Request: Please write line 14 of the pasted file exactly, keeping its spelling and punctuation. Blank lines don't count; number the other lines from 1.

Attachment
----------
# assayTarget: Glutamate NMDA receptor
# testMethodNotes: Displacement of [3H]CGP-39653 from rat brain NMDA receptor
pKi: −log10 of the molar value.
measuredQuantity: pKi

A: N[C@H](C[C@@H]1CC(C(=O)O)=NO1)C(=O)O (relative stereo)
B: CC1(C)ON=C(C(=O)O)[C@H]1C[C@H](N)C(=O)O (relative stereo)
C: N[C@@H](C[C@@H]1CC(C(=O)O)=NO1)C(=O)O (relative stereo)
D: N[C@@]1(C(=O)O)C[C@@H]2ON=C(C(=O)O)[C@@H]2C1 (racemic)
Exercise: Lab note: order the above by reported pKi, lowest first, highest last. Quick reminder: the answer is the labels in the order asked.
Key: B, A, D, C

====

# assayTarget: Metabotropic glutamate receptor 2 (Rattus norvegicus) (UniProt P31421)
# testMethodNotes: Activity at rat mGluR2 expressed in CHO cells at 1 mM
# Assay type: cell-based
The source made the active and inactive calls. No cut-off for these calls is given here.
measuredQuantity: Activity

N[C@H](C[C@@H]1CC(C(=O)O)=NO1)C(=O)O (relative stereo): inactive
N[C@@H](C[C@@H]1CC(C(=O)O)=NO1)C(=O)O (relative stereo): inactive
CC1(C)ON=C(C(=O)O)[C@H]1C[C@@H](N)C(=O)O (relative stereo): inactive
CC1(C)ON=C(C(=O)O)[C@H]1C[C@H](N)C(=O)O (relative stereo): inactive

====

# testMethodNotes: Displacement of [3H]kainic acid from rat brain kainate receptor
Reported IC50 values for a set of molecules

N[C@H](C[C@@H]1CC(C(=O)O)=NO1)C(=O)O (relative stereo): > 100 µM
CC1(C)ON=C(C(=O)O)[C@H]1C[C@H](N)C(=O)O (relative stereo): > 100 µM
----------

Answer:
# Assay type: cell-based